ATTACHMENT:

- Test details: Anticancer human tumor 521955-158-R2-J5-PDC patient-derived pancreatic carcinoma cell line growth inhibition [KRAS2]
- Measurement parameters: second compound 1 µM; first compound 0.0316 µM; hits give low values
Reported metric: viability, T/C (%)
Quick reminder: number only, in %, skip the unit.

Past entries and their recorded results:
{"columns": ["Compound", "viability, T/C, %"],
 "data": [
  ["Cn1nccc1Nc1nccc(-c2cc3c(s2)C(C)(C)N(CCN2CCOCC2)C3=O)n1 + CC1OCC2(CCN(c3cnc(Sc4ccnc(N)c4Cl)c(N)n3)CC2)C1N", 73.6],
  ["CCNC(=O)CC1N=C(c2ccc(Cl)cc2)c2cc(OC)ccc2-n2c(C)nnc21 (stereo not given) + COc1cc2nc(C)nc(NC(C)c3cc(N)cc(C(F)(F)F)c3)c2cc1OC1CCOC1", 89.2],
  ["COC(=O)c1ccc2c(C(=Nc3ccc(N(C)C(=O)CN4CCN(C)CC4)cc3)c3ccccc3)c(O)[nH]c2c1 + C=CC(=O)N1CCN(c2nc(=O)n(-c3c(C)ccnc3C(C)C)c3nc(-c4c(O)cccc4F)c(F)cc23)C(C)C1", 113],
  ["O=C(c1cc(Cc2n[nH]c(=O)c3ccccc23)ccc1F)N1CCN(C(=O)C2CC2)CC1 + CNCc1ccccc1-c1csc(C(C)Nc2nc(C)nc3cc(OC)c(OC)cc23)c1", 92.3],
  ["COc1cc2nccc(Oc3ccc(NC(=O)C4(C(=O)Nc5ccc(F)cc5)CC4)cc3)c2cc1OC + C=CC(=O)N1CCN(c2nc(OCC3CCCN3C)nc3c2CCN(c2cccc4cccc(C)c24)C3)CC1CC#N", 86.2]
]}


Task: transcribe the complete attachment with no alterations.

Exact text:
- Test details: Anticancer human tumor 521955-158-R2-J5-PDC patient-derived pancreatic carcinoma cell line growth inhibition [KRAS2]
- Measurement parameters: second compound 1 µM; first compound 0.0316 µM; hits give low values
Reported metric: viability, T/C (%)
Quick reminder: number only, in %, skip the unit.

Past entries and their recorded results:
{"columns": ["Compound", "viability, T/C, %"],
 "data": [
  ["Cn1nccc1Nc1nccc(-c2cc3c(s2)C(C)(C)N(CCN2CCOCC2)C3=O)n1 + CC1OCC2(CCN(c3cnc(Sc4ccnc(N)c4Cl)c(N)n3)CC2)C1N", 73.6],
  ["CCNC(=O)CC1N=C(c2ccc(Cl)cc2)c2cc(OC)ccc2-n2c(C)nnc21 (stereo not given) + COc1cc2nc(C)nc(NC(C)c3cc(N)cc(C(F)(F)F)c3)c2cc1OC1CCOC1", 89.2],
  ["COC(=O)c1ccc2c(C(=Nc3ccc(N(C)C(=O)CN4CCN(C)CC4)cc3)c3ccccc3)c(O)[nH]c2c1 + C=CC(=O)N1CCN(c2nc(=O)n(-c3c(C)ccnc3C(C)C)c3nc(-c4c(O)cccc4F)c(F)cc23)C(C)C1", 113],
  ["O=C(c1cc(Cc2n[nH]c(=O)c3ccccc23)ccc1F)N1CCN(C(=O)C2CC2)CC1 + CNCc1ccccc1-c1csc(C(C)Nc2nc(C)nc3cc(OC)c(OC)cc23)c1", 92.3],
  ["COc1cc2nccc(Oc3ccc(NC(=O)C4(C(=O)Nc5ccc(F)cc5)CC4)cc3)c2cc1OC + C=CC(=O)N1CCN(c2nc(OCC3CCCN3C)nc3c2CCN(c2cccc4cccc(C)c24)C3)CC1CC#N", 86.2]
]}